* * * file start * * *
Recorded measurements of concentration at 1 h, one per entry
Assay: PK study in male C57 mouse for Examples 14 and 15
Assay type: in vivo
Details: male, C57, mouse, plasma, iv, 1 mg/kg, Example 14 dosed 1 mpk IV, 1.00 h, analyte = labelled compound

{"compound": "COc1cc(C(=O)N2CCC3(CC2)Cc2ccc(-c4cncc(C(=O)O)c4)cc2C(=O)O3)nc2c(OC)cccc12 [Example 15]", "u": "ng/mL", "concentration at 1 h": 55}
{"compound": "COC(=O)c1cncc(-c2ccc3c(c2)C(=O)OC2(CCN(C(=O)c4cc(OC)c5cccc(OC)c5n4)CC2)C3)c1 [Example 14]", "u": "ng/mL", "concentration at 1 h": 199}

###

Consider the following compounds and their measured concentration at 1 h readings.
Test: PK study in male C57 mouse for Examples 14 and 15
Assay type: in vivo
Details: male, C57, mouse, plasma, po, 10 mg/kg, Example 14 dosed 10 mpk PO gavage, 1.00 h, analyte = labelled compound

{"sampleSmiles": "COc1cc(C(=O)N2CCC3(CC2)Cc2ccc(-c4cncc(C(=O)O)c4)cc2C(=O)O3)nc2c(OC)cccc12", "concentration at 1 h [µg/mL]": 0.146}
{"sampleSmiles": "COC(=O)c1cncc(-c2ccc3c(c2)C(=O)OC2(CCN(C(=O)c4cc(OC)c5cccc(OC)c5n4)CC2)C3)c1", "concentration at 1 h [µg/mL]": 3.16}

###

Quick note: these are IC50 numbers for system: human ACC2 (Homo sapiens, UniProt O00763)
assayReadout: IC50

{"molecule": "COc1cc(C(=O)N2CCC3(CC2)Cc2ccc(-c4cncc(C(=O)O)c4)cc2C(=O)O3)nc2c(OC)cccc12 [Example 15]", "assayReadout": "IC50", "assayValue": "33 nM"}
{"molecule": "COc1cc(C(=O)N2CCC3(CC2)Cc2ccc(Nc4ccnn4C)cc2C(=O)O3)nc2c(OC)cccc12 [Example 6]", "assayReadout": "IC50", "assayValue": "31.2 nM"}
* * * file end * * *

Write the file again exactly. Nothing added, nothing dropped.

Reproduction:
Recorded measurements of concentration at 1 h, one per entry
Assay: PK study in male C57 mouse for Examples 14 and 15
Assay type: in vivo
Details: male, C57, mouse, plasma, iv, 1 mg/kg, Example 14 dosed 1 mpk IV, 1.00 h, analyte = labelled compound

{"compound": "COc1cc(C(=O)N2CCC3(CC2)Cc2ccc(-c4cncc(C(=O)O)c4)cc2C(=O)O3)nc2c(OC)cccc12 [Example 15]", "u": "ng/mL", "concentration at 1 h": 55}
{"compound": "COC(=O)c1cncc(-c2ccc3c(c2)C(=O)OC2(CCN(C(=O)c4cc(OC)c5cccc(OC)c5n4)CC2)C3)c1 [Example 14]", "u": "ng/mL", "concentration at 1 h": 199}

###

Consider the following compounds and their measured concentration at 1 h readings.
Test: PK study in male C57 mouse for Examples 14 and 15
Assay type: in vivo
Details: male, C57, mouse, plasma, po, 10 mg/kg, Example 14 dosed 10 mpk PO gavage, 1.00 h, analyte = labelled compound

{"sampleSmiles": "COc1cc(C(=O)N2CCC3(CC2)Cc2ccc(-c4cncc(C(=O)O)c4)cc2C(=O)O3)nc2c(OC)cccc12", "concentration at 1 h [µg/mL]": 0.146}
{"sampleSmiles": "COC(=O)c1cncc(-c2ccc3c(c2)C(=O)OC2(CCN(C(=O)c4cc(OC)c5cccc(OC)c5n4)CC2)C3)c1", "concentration at 1 h [µg/mL]": 3.16}

###

Quick note: these are IC50 numbers for system: human ACC2 (Homo sapiens, UniProt O00763)
assayReadout: IC50

{"molecule": "COc1cc(C(=O)N2CCC3(CC2)Cc2ccc(-c4cncc(C(=O)O)c4)cc2C(=O)O3)nc2c(OC)cccc12 [Example 15]", "assayReadout": "IC50", "assayValue": "33 nM"}
{"molecule": "COc1cc(C(=O)N2CCC3(CC2)Cc2ccc(Nc4ccnn4C)cc2C(=O)O3)nc2c(OC)cccc12 [Example 6]", "assayReadout": "IC50", "assayValue": "31.2 nM"}